Exercise 1

1.1. Preparation

Throughout the practical we will use the bioRad R package. It’s currently not (yet) in the default CRAN repository, but can be downloaded from Github. See https://github.com/adokter/bioRad for install instructions. Go through steps 1-3 of these install instructions if you haven’t done so already.

Execute each of the code examples provided below in Rstudio, and try to complete the exercises.

# make sure you start with a fresh R session
# load the bioRad package
# check the package version
# make sure you have the latest version (0.2.13). If you have an older version, update as follows:

All the functions of the bioRad package have fairly elaborated manual pages, that you can refer to at any moment:

# bring up the package general help page:

In the help window, you can click on each of the links to pull up help pages of specific functions. Click on the Index link at the bottom of each help page to get an overview of all functions and available manual pages.

Start by making a new directory on your local machine that you will use for this practical

# make a new local directory on your machine where to download data for this practical
# replace the string below with the path of that directory:
# for example, in Adriaan's case:
# check that the directory exists. If the next statement evaluates to FALSE, something went wrong: the directory does not exist or you didn't specify its path correctly
# we will make HOME our work directory, the default folder in which R will look
# for files, and where it will output newly generated files.
# Finally, we set the local time zone to UTC, so all plotted time axes will be in UTC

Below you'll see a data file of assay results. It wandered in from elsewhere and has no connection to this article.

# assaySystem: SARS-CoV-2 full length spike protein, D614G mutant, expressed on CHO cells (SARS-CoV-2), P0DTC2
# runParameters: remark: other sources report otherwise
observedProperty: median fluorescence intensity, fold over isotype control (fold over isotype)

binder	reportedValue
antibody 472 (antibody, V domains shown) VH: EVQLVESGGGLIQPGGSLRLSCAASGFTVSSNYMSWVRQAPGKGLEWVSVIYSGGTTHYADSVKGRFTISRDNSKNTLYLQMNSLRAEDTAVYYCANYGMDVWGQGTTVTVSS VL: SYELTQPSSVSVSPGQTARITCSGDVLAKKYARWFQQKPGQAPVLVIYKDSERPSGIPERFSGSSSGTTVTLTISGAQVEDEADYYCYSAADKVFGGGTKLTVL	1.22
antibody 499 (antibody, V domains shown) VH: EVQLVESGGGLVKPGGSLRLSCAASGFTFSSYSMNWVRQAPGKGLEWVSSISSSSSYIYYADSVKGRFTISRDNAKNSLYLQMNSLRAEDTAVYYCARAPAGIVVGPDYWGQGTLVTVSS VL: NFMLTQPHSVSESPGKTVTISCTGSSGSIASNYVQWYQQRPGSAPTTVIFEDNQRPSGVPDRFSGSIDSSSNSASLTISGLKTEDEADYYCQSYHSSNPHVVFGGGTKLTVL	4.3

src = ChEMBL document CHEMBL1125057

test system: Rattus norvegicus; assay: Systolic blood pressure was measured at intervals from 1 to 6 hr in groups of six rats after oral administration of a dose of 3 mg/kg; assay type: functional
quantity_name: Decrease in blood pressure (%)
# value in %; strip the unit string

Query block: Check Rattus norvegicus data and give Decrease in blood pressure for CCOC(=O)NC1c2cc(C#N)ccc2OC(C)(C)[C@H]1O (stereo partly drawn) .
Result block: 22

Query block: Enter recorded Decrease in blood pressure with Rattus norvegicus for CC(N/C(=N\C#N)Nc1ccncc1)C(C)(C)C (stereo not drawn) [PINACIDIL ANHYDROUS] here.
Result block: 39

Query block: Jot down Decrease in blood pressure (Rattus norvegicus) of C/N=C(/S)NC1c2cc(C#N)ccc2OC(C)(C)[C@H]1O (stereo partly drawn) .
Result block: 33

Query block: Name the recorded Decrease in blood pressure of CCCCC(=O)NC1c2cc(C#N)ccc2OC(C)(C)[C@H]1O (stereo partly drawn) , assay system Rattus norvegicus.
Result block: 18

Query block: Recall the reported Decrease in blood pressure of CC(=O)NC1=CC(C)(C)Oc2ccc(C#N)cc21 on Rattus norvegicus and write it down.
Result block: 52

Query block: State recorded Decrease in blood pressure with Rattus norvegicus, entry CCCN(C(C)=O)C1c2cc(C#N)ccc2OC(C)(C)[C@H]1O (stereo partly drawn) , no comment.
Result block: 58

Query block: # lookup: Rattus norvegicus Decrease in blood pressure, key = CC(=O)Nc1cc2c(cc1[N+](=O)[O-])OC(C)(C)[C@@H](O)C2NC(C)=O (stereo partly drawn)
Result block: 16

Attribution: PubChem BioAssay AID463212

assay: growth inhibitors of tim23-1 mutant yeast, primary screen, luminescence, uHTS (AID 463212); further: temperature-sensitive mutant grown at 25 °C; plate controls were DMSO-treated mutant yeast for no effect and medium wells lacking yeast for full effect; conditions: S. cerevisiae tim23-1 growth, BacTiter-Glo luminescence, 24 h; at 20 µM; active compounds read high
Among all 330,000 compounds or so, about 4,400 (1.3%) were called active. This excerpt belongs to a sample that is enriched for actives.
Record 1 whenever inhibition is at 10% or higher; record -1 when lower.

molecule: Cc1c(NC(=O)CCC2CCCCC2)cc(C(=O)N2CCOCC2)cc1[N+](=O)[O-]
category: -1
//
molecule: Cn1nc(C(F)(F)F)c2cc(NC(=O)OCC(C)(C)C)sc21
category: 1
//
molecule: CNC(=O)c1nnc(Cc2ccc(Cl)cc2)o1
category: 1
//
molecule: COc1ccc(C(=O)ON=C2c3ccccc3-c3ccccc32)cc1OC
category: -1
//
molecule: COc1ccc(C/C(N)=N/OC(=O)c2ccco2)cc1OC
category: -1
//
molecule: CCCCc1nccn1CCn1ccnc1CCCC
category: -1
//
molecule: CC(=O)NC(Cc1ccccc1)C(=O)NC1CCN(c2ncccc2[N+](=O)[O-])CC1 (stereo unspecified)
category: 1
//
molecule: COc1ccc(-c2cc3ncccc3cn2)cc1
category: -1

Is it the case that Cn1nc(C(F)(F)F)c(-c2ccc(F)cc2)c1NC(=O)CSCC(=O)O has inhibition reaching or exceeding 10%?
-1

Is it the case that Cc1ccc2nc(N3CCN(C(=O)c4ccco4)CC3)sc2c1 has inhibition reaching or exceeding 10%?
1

Your R session is now properly set up

To work with US NEXRAD data, bioRad currently require a working installation of Docker (linux / mac) or Docker for Windows (not Docker Toolbox, this is an older implementation of Docker for Windows operating systems that is not supported). If you managed to successfully install Docker, test whether it works

# start your local Docker installation
# we first test whether R can communicate with Docker:

If you get a “Hello from Docker!” welcome message, everything is working.

If you did not manage to install Docker, you will not be able to load NEXRAD data into R at this time, but you will be able to continue the exercises with European radar data that can be loaded without Docker.

1.2. Downloading and loading polar volume data

US NEXRAD data can be accessed in the Amazon cloud

Let us download this polar volume file for the KPAH radar (Paducah, KY), and store it in your working directory.

If you don’t have a working docker container, you can download this polar volume file, and store it in your working directory. It’s the same file but in a different format (only difference is that it contains only data up to 35 km range)

1.3. The structure of polar volumes

#  let's read in the downloaded volume:
# or in case you downloaded the file that doesn't require docker, the filename is different:
# check that the file is stored in the right location:
# load the polar volume:
## print some information about the polar volume